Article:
0 Shrigley Hall Golf Club - Evans: Bunker work ‘too deer’

Separated by a drystone wall from cervine Lyme Park (see Pitchcare 77), the golf course at Shrigley Hall Hotel and Spa has a taxing pest problem: its resident deer herd enjoys rolling in sand. Jake Barrow headed to Cheshire's 'Golden Triangle' to meet the new team headed up by Ben Evans.

Ben Evans, 27, leads the team at Shrigley's golf course, which is just at the eastern edge of Cheshire's famous 'Golden Triangle'. Whilst perhaps most notable for being home to hyper‐rich footballers and media personalities, the area is also one of Greater Manchester's most rural zones.

And when rural areas contain wildlife-friendly features like those found on a picturesque golf course ‐ wooded areas, ponds, abundant grass and pits of clean sand − golfing pests will flock to them.

Jumping that drystone wall daily is a dozens‐strong herd of deer, including an alpha stag. At the higher sections of the course, doe like to roll around in the bunkers and stamp their hooves, whilst the stag sometimes even ruts against the bunkers' lips, causing superficial damage.

One of the staff, assistant greenkeeper Nick Swift, 50, said: "I heard somewhere that they like to 'wipe' their hooves and fur against the sand to get rid of ticks."

Ben has been the head greenkeeper at the 18‐hole course (plus their novel little six‐hole par‐3 section) for just eight months.

He was joined even later ‐ only a few weeks before being interviewed ‐ by most of the five-man staff. They appear to be getting on well for a team so newly gathered.

The only long‐serving member is 65‐year‐old assistant greenkeeper Nick Casson. Nick works only during the summers, and is considering making this his final year, in line with the usual retirement age.

Adrian McCullough (left) with Ben Evans ... and Nick Swift behind the ProCore

The deputy, Adrian McCullough, also 27, is a knowledgeable young greenkeeper like Ben, and Ben feels he is also ready to take up a head greenkeeping position as soon as one arises.

Adrian is originally from Northern Ireland and, after meeting an English woman during his studies in Preston, he moved permanently and married her. His employment history includes the new JCB golf course.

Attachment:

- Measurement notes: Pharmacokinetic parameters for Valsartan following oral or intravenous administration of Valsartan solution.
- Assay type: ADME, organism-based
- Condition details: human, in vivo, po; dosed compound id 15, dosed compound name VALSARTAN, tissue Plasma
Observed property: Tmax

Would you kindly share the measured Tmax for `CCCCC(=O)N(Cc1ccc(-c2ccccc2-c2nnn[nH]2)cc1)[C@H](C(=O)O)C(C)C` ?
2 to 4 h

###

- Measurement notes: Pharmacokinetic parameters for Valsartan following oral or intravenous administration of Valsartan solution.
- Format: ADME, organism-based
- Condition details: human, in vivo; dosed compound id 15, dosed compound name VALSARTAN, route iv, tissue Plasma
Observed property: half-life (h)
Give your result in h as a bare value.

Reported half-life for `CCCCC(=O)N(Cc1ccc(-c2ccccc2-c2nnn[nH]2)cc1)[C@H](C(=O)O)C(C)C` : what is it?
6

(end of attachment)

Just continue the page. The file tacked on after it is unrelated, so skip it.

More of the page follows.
The other members are: apprentice greenkeeper Daniel Barlow, 18; and the dry‐ humoured assistant greenkeeper Nick S., quoted above.

Those deer are accompanied by plenty of badgers, but as the badgers are protected and the deer are more of a crowd‐pleaser than a hindrance, the team generally prefers to leave both alone.

Whilst the locals are wealthy, golf memberships are cheap, and contribute just a small fraction to the coffers at the club. Most of the funds are provided by visitors, and the golf course serves as something of a loss‐leader; a nice addition to the package for those enjoying the hotel and spa.

This means the budget is tighter than at most private members' courses (here, the course is not owned by the members), but the club was recently taken over by a new, pro-investment manager.

He, along with keeping plenty of staff, opted for a new fleet of machinery last year, and the Toro kit is a welcome relief to Ben, having spent the first part of his tenure almost exclusively hand‐mowing, to prevent the issues which come from cutting with blunt blades.

"I think the Toro kit is the best available. It's very good. I think they're the easiest to maintain, and I'm used to them, because they had them at my old club, Wilmslow."

Shrigley's golf course is little over twenty years old, but the greens are of a push‐up construction and contain a lot of thatch.

To tackle this, much of their aeration and scarification equipment must be rented, as the budget doesn't stretch to non‐essential machinery.

They hire a Toro ProCore about six‐to-eight times per year and hit every green, and they also have a few more basic tools for aeration.